In Search of Eden
Flawed characters looking for redemption and learning forgiveness populate the novels of Linda Nichols. IN SEARCH OF EDEN continues her favorite themes.
Miranda Isabella DeSpain regrets giving up her baby for adoption under pressure from her tyrannical mother. She drifts from town to town, never willing to commit to anything for long and always wondering what could have been. When she begins a search for her child in earnest, she ends up in Abingdon, Virginia, where romance sparks between her and Joseph, a local policeman. Joseph is suspicious of Miranda, especially when a fraud ring begins bilking the locals. Could Miranda be involved? He's not sure, but although his head tells him to move slowly, his heart tells him otherwise. Which will he listen to?
Nichols has put together a cast of characters haunted by ghosts from their pasts. Joseph still carries wounds from his brother, who betrayed him by getting his girlfriend pregnant and marrying her. Miranda desperately looks for the child she gave up under duress. Her perfectionist mother, who caused Miranda so much pain in her childhood and teen years, was stalked by her own dark past, as Miranda discovers once she goes in search of her heritage. David, Joseph's brother, carries tremendous guilt over the wrong he's done to his Joseph.
More angst from the past: David's wife and Joseph's former girlfriend, Sarah, is blocked from loving her daughter, Eden, because of her own fears and old failures. In one particularly beautiful passage, we read:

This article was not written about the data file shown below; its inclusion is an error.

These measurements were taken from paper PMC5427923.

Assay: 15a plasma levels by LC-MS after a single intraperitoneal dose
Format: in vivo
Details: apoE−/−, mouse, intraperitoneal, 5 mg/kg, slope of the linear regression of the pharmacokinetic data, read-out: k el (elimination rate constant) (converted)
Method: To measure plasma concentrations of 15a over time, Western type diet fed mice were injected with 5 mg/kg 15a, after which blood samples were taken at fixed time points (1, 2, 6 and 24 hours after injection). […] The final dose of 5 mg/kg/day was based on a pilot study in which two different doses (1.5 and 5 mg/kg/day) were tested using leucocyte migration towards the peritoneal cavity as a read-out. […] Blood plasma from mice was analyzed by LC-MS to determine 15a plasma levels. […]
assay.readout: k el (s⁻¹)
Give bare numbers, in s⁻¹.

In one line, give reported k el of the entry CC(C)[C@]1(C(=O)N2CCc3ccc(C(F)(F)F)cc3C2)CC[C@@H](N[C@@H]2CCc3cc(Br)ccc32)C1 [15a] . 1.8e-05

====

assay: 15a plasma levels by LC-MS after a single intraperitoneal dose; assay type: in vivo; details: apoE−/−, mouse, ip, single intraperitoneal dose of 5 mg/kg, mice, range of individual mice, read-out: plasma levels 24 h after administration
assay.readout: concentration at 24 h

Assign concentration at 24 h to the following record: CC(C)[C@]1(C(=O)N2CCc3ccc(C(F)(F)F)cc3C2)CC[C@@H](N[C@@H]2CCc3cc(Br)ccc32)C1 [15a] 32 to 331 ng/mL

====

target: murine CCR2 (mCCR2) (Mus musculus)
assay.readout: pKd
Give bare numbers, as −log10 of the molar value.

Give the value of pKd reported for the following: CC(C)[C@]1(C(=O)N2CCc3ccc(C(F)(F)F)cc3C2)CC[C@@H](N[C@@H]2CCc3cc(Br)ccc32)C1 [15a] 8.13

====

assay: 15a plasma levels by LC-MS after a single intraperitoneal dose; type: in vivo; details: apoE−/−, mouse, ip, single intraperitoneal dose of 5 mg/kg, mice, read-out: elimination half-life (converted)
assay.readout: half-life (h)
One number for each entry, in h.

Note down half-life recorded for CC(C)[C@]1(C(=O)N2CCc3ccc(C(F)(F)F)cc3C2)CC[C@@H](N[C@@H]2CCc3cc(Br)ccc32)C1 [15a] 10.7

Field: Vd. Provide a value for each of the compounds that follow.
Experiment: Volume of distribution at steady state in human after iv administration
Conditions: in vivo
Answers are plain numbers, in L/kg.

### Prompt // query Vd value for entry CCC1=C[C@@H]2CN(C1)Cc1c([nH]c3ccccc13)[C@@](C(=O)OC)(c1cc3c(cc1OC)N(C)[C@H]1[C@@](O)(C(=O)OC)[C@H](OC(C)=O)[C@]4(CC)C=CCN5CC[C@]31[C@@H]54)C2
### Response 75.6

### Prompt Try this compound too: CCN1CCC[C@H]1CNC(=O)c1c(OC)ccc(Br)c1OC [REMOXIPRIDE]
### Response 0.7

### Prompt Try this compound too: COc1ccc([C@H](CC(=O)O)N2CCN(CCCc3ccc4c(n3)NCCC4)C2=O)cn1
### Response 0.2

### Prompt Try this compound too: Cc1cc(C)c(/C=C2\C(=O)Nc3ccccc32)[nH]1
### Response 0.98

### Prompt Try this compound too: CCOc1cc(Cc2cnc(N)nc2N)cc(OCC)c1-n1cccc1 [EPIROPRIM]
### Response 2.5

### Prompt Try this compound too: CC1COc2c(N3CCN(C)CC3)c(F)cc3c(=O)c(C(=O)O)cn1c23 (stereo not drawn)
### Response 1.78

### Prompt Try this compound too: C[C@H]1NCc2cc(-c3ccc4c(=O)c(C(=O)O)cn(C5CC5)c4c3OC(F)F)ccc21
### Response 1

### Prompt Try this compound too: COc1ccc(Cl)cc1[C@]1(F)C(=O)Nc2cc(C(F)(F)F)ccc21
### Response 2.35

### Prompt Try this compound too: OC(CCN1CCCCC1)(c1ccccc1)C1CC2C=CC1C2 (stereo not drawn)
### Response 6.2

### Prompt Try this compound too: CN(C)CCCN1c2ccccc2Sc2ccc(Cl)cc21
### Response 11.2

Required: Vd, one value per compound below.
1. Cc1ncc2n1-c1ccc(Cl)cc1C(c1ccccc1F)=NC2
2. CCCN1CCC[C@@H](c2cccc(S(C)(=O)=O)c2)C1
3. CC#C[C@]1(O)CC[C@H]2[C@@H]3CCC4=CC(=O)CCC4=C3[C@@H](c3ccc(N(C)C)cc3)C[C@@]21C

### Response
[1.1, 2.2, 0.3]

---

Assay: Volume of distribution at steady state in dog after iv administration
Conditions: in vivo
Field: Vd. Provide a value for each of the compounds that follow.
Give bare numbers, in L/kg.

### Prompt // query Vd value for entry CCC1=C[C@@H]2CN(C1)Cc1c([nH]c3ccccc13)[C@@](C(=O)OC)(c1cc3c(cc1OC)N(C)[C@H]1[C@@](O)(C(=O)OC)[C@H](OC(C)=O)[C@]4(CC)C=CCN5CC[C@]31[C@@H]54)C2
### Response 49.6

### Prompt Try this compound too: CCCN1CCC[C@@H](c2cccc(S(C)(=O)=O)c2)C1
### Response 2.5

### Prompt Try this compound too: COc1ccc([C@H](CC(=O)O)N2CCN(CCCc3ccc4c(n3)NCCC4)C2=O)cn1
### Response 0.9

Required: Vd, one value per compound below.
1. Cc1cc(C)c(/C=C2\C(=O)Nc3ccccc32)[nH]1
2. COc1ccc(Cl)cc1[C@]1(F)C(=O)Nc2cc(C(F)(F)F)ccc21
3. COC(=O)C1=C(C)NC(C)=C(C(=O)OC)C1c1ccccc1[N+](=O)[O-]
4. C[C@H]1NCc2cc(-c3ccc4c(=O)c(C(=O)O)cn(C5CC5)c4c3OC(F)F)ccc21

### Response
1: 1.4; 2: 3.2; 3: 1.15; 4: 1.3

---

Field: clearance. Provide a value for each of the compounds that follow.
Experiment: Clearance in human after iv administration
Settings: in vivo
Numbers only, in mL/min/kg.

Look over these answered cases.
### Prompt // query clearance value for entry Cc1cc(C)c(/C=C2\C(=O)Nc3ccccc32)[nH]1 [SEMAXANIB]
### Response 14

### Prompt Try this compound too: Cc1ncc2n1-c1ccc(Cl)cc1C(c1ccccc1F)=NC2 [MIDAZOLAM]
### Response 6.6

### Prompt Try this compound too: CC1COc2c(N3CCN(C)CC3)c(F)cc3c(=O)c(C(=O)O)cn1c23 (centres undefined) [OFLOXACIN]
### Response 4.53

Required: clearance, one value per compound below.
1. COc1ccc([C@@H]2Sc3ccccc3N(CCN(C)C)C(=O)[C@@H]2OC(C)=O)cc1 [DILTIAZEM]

"She stood in the hallway and listened, and it was almost as if she could hear the old house breathe, and she fancied a what if…. What if she could stop time, could turn back all their breaths until things were at the beginning place again. She could undo all this, but even as she thought it, she knew that would mean no sweet years as well as no bitter ones…. Even as she had named their daughter Eden, she had given voice to that wish. She had been searching all her life for the way back to that place. But she knew the truth now…. There was no going back."
Family secrets, the backbone of many a good novel, serve as the axis around which the story revolves. As Miranda muses, "Everyone had a right to know their roots, no matter how unpleasant an experience it was for the guardians of the secrets."
There are a few trouble spots, including the reliance of clichés (a drunk driving accident, which is a staple in Christian fiction), the overuse of the word "she" beginning consecutive sentences, and a problem with consistency (Miranda's mother has breast cancer in the beginning, referred to as lung cancer later in the book). The reader must also suspend disbelief as the book comes to a close, and several characters separated by the passage of years are thrown together.
However, as she did in IF I GAINED THE WORLD and AT THE SCENT OF WATER, Nichols admirably shows how even the most seemingly unforgivable sins can be redeemed, and how understanding a person's past can illuminate their actions and lead to forgiveness. Readers will especially enjoy the delightful character of Eden, an unusually self-aware 11-year-old who steals the novel. There are also some enjoyable scenes, such as Miranda trying to hold down a job at Mice B Gone Exterminators, which ensures some good laughs for anyone who has ever worked a distasteful job because they were out of other options.
Most of all, readers in search of reminders of grace for their own brokenness and mistakes will find comfort within these pages.
Reviewed by Cindy Crosby on November 13, 2011